This Knightfall review contains spoilers.
Knightfall Episode 4
“Are you sure you want this marriage?”
Just when Knightfall appeared ready to focus on the romantic entanglements of its ruling class, “He Who Discovers His Own Self, Discovers God” takes the historical narrative back to its roots of mystery, murder, and political intrigue. Landry embarks on a vision quest and leaves Tancrede and Gawain behind to get to the bottom of the Saracen’s murder, but the tale takes an unexpected turn when the killer’s identity is revealed.
Tonight’s episode hits the pavement running as Landry’s search to find meaning behind the symbol found on the dead Saracen’s wrist leads him to consult Jonas (Peter Marinker), a self professed heretic, who helps the knight dig deep into his memories. What’s interesting here is Landry’s willingness to travel outside the Templar norms and put his faith and trust in a man who has turned his own back on God. The ritual Jonas performs not only allows the knight to delve into his subconscious, but opens our eyes to the complexities of a man who tries to live by a strict moral code and often falls short. Still, the flashbacks to his childhood provide more information than simply the origin of the Saracen’s markings.
Getting to experience the origin story of Landry and Godfrey’s relationship provides critical backstory for Landry and comes at the perfect time. Able to travel all the way back to his early years with his mother, Landry momentarily loses his composure, and it’s not clear whether it’s the sight of his mother or the fact that he’s managed to travel this far into his past. Regardless, using flashbacks within the context of Jonas’ guidance offers a candid view of the young man’s struggle to make something of himself. We quickly jump a few more years into the future, and Landry now lives at a convent under the watchful eye of Mother Superior. These scenes move swiftly as the adult knight hones in on critical moments from his time at the convent, and it’s the appearance of a stranger asking about Godfrey that forms the key point in his life.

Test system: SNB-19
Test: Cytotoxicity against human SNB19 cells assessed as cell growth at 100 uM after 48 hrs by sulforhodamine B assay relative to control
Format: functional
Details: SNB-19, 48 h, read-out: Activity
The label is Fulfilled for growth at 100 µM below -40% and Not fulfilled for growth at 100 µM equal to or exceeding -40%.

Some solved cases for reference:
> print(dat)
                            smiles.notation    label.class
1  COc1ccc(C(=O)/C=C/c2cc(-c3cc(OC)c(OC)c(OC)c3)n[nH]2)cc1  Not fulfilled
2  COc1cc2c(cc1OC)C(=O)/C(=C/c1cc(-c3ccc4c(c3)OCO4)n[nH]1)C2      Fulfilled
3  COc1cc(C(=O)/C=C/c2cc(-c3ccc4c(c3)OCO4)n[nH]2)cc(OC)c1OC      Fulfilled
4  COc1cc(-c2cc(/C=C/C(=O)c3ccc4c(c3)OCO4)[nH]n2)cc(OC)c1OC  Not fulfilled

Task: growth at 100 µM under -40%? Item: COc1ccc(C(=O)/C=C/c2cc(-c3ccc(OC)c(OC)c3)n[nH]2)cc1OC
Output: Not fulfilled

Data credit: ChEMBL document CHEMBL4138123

After physically threatening Mother Superior, Malraux (Jack Sandle) learns that Godfrey went to Jerusalem and sets out to steal the Grail, but it’s young Landry’s reaction that forms the basis of the adult we’ve come to know. Being able to warn Godfrey reveals the boy’s tenacity and desire to join the Templars as Godfrey’s squier, and it’s here that last week’s episode title comes more into focus. The insight we glean from his explanation to the boy that each person holds within him to ability to go light or dark, and the key is learning when to use fear and hate to your advantage in lieu of love and faith. Knowing whether to feed the black wolf or the white wolf becomes the first lesson Godfrey imparts to his new squier.
“He Who Discovers His Own Self, Discovers God” deftly takes the Grail’s story and presents it from another perspective. We’ve seen Landry’s devotion to protecting and now recovering the relic, and tonight we see through his eyes the sacrifices believers have been willing to make to protect this sacred object. It’s not clear whether the boy knows the box contains only sand as he’s pursued by Malraux through the woods which only adds to the scene’s impact. But it’s the picture of the severely wounded knight shooting an arrow through Malraux to save Landry that cements their burgeoning relationship. How could he not take on this brave young boy who displays such courage and commitment?